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Portland culinary students getting tuition money back after lawsuit

Their class-action lawsuit is now headed toward settlement after 10 years.

PORTLAND, Ore. -- Imagine paying $40,000 to go to a prestigious school, but only being taught enough to make minimum wage.

That's what 2,200 students of a Portland cooking school said happened to them at the now-closed Le Cordon Bleu Culinary School. Their class-action lawsuit is now headed toward settlement after 10 years.

Once this settlement is finalized, the school has agreed to pay back 44 percent of students' tuition or loan amount.

Le Cordon Bleu Culinary School was above the downtown Portland Target store, but all 16 locations across the country closed down in 2017. The closures were unrelated to the lawsuit.

Several big name Portland chefs graduated from there, and students say the culinary school billed itself as a prestigious, hard-to-get-into stepping stone to becoming a successful chef or owning your own restaurant.

"I'm a shift suprerviser for Round Table Pizza, and for a year and a half I was at Subway managing over there," said 2008 graduate Carrie Rios. It's a far cry from her dream of owning her own restaurant or being a chef.

She took out the $40,000 loan they said it cost to attend. That was more expensive than a 4-year bachelor's degree at the University of Oregon at that time.

But the lawsuit says most graduates, including Rios, only ever get minimum wage jobs like dishwasher, bussing tables or bartenders. The suit said the students over-paid in a predatory loan process, and got the most basic skills for an entry-level position.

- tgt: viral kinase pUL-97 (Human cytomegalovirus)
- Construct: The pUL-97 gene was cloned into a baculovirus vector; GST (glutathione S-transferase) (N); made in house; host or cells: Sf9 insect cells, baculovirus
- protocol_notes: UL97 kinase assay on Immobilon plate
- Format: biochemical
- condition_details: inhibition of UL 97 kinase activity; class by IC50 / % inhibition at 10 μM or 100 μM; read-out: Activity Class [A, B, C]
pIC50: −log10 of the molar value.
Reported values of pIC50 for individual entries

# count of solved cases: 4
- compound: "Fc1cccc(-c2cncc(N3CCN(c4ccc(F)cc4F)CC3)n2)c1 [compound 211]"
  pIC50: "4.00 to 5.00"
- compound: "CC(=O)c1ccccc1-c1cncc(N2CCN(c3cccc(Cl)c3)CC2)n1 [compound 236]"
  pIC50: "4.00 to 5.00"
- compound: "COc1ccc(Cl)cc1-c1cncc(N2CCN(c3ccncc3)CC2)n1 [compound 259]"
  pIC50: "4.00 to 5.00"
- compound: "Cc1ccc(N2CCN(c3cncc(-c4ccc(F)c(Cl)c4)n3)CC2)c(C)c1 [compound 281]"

"The whole application process, that was a complete lie they let in anybody as long as they had money or approval for a loan, they took them," said Rios. "This whole thing of it's so prestigious is all a lie and that made me real angry when I found out about it."

Portland Attorney David Sugerman has been working on this case for 10 years. "The schools aren't allowed to sell education to someone who's not likely to benefit," said Sugerman.

He discovered a secret deal between the school's Chicago-based parent company Career Education Corp. and loan company Sallie Mae that overcharged students by 44 percent so the loan company could pocket the money.

On top of that, Sugerman says the promise of a good salary, in a chef-type job was not what was happening. "Instead these are jobs people could get off the street without ever going to culinary school that pay minimum wage. So now all you have is $40,000 of high interest debt."

Rios will now get $17,000 back if all gets approved with the settlement. She wants to put it toward buying a house.

"I just hope this is an awareness for other people to prevent them from scamming more innocent people," Rios said.

To get the money, you will need to file a claim. You can check here if you qualify.

Claim forms should be going out in March. Once the claim period starts, you will have 90 days to file your claim. If you don't file it by then, you lose your right to make a claim, and Career Education Corp. gets to keep the money.

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